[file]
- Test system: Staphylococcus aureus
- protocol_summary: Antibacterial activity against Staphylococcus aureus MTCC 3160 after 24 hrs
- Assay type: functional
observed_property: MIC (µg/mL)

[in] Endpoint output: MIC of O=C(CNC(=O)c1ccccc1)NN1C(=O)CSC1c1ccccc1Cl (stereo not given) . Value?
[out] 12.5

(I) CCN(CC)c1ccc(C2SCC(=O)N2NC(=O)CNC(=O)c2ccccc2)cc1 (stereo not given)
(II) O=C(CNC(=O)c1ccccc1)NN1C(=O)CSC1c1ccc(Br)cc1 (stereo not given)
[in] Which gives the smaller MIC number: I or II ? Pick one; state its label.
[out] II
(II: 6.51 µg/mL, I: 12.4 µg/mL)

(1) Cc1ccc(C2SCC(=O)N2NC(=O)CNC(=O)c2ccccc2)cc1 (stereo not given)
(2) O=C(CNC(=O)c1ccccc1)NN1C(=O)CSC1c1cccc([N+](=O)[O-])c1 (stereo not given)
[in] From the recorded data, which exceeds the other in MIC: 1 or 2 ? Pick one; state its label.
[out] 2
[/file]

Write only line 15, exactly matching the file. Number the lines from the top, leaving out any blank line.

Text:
[out] 2